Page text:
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Not a Black and White Issue

Posted by Kirsten Waerstad on Tue, Nov 07, 2006 @ 22:11 PM

Tags: voting,, mid-term, Patrick,, Ballot, immediate, troops, from, Iraq,, accountability, politics voting, elections, 2006,, Deval, Question, withdrawal, of, politics, mid-term elections 2006, Deval Patrick, Ballot Question immediate withdrawal of troops fro


    Walking home from Precinct 3, I proudly donned a "I Voted" sticker on my fleece zip-up, my mood uplifted, hopeful for a change.  Just a small hope, for change that is, big hopes for who will win.   Ushering in the first democratic governor in this state since 1990 will be a delight!   I ask you, how can this 16 year legacy exist in such a Blue state?   Deval Patrick seems to coincide best with my politcial leanings; but, outside of the race for governor, I must admit political ignoranance of most of the candidates.  I thus stuck to a straight Democratic vote, unless however, the race was bereft of a Republican contender and it came down to a Democrat and a Green-Rainbow candidate.  All things being equal (ie. my lack of knowledge of the candidate) I voted Green-Rainbow.  I figure that we desperately need more choices in our political system and well, without a Republican in the group to behave badly, either one will be a positive outcome  (sorry ... there are of course upstanding Republicans out there, even ones I might respect ... I think ... well I can't seem to name any right off hand.   Lincoln I suppose,  examples among the living are scarce).
     There was a ballot question which surprised and quite troubled me for the possiblilty that its ultimate tally can easily be misconstrued.   Ballot Question #5 in Brookline:  “Shall the State Representative from this district be instructed to vote in favor of a resolution calling upon the President and Congress of the United States to end the war in Iraq immediately and bring all United States military forces home from Iraq?”  In spite of the good intentions of the people who worked so hard to have it included on ballots across the state, the proposal was poorly or perhaps ineffectually worded.    It simply presented the issue of Iraq in the same polarizing light that the media continues to do, painting the question black and white, when it is actually so many shades of  grey.  I chose not to vote on this.  It just wasn’t a yes or no question.  Although, had I been pressed, the concept of  "immediate withdrawal” would have forced me to vote ‘No”. And, in doing so I would have cast myself indistinguishably into the ranks of those who still cling to the idea that this war was or is somehow reasonable or just.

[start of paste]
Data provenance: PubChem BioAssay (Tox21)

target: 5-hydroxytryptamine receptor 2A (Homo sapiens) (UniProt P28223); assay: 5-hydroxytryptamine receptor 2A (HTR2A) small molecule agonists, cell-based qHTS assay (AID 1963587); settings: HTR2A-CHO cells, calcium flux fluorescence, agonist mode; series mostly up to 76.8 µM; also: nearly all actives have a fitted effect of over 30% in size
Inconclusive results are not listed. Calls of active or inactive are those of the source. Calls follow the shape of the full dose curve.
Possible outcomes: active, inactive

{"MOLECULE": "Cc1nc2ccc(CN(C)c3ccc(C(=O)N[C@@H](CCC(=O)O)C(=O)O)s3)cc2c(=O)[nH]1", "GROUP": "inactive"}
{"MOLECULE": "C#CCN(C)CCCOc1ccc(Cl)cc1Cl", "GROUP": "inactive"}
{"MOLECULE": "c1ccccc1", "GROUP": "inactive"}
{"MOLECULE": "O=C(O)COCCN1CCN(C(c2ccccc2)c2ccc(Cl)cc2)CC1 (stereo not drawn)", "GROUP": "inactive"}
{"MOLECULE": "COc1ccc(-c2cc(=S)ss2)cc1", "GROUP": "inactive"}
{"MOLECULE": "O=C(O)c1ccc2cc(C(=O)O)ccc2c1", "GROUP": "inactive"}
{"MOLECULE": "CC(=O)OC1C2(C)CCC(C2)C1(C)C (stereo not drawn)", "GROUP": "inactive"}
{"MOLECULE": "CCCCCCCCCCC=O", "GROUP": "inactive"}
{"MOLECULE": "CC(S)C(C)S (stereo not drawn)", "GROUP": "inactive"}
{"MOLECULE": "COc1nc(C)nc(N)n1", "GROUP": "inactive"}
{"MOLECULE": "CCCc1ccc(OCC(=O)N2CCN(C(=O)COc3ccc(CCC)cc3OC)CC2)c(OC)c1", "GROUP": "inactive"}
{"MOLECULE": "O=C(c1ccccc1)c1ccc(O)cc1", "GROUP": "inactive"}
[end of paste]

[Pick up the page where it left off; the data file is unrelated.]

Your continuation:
What is meant by  “end the war in Iraq immediately”?  … Tomorrow?  Before Christmas?  Before we give the Iraqis any semblance of stability?  The case for war was built on a mound of deception and was executed without a clear plan.  It has been a disaster.  Immediate withdrawal without a plan would also likely be a disaster.  Many of us who want to bring our troops home as soon as possible believe that careful planning will be the only workable way.   We also realize that it will most likely not mean an “immediate withdrawal”.   The decision-makers, be they Democrat or Republican, military or civilian, will have to have to exercise more forethought and bear a level of accountability for their decisions in ways that the current administration has been able to so far flagrantly evade.
    As the results from this ballot initiative become known and supporters of this administration use the results to further entrench themselves into myopic delusions of an approving public, let it be known that many of us would like our troops to come home, but in a purposeful, well-planned and systematic way, quite the opposite of the “fly by the seat of your pants” on a cloud of deception approach that led us into this fiasco. 
 
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My Outdoor Sanctuary

Posted by Kirsten Waerstad on Sun, Aug 13, 2006 @ 16:08 PM

     I "finished" my garden this summer.  Though, a garden is never really complete, is it?  There is always watering to do, weeds to pull, and making room for just one more flowering plant that you could not resist at that roadside market.   The patio is done (created with my own bare hands), and I now have a small oasis of outdoor tranquility.  A vigorous Virginia Creeper has crept from one trellis to the other on either side of my sling sofa, creating a natural arbor that filters out the hot afternoon sun and provides welcome privacy from the busy sidewalk foot traffic headed to the park.
 Three seasons of hard work has paid off.  I relish every summer day that I can read outside and fall asleep to the sound of chirping sparrows.
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A Woman Should Have

Posted by Kirsten Waerstad on Sun, Aug 13, 2006 @ 13:08 PM

Great reflections by an unknown author

EVERY WOMAN SHOULD HAVE

...one old love she can imagine going back to...
and one who reminds her how far she has come...
...enough money within her control to move out and rent a place
of her own even if she never wants to or needs to...
...something perfect to wear if the employer or date of her dreams
wants to see her in an hour...
...a youth she's content to leave behind...